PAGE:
2. It sounds like you’re saying that, because we’ve framed the internet / technology habits of (to simplify) white men as “normal” or desirable, we’re in some sense missing the point. While that makes us look like dopes for making such assumptions, does that suggest anything hopeful about the “digital divide” or whatever we should call it?
Daniels: “Yes, that’s definitely part of it. Once again, affluent white men (to vastly simply) and their habits of access and use end up being the standard against which everyone else is measured, so that when there’s any difference from that pattern, it ends up getting read as “bad” or pathological somehow.
“The framework of “digital divide” also encourages us to assume that certain categories of people (everyone other than white males) are somehow less technologically adept.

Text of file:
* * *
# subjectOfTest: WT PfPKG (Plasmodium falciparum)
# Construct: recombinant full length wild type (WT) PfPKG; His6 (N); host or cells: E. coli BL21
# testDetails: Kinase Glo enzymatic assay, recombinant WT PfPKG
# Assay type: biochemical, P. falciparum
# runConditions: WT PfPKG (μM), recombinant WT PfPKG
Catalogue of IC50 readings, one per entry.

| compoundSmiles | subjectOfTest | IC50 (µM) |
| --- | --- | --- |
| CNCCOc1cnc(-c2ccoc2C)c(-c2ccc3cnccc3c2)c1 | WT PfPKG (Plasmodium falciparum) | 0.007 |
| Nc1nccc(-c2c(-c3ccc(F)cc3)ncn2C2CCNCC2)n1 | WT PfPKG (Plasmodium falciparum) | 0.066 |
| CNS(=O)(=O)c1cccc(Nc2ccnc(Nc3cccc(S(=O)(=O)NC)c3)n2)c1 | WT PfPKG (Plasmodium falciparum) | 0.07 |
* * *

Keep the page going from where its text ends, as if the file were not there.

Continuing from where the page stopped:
“So, for example, some of the work I do is with homeless LGBT youth, most of whom are Black or Latina/o. These young people are struggling with some big life challenges, and they are - like other people their age - completely wired. My research finds that Black/Latina/o LGBT youth who are homeless - in other words, the very people who should be on the “other side” of so-called the “digital divide,” are in fact, quite adept at technology and most have smart phones. They use this technology to survive - to find work, social services, avoid police or report police misconduct. And, they use their smart phones like everyone else does, to listen to music, to connect with friends, lovers, family. But, the “digital divide” framework has no way to explain this.